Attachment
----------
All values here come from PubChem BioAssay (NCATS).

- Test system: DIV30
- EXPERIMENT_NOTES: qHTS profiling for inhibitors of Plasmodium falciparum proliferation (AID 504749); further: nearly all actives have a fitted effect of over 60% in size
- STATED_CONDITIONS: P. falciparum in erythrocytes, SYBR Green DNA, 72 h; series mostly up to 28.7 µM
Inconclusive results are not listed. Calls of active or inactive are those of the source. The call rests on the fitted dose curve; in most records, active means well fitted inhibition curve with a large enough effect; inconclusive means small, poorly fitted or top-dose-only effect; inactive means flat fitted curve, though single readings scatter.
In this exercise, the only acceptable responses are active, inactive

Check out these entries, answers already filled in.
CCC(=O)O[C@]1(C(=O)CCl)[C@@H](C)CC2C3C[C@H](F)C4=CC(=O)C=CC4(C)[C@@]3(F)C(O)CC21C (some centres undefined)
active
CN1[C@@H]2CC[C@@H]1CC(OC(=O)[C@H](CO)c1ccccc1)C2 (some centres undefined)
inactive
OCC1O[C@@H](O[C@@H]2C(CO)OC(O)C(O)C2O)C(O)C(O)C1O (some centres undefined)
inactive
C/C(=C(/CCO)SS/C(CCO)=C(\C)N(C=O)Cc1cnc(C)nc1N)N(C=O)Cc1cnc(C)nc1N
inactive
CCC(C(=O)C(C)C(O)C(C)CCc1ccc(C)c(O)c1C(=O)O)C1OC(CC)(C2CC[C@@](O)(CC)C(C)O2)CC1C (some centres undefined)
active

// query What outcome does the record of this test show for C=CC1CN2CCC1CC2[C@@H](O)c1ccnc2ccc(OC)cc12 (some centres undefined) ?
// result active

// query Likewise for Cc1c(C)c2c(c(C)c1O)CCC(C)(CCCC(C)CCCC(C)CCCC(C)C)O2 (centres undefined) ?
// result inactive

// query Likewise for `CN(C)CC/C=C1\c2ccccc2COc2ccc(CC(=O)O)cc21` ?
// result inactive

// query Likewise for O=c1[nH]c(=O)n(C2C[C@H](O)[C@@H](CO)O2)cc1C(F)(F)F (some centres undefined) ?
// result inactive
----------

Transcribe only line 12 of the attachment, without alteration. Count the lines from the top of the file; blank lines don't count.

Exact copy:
OCC1O[C@@H](O[C@@H]2C(CO)OC(O)C(O)C2O)C(O)C(O)C1O (some centres undefined)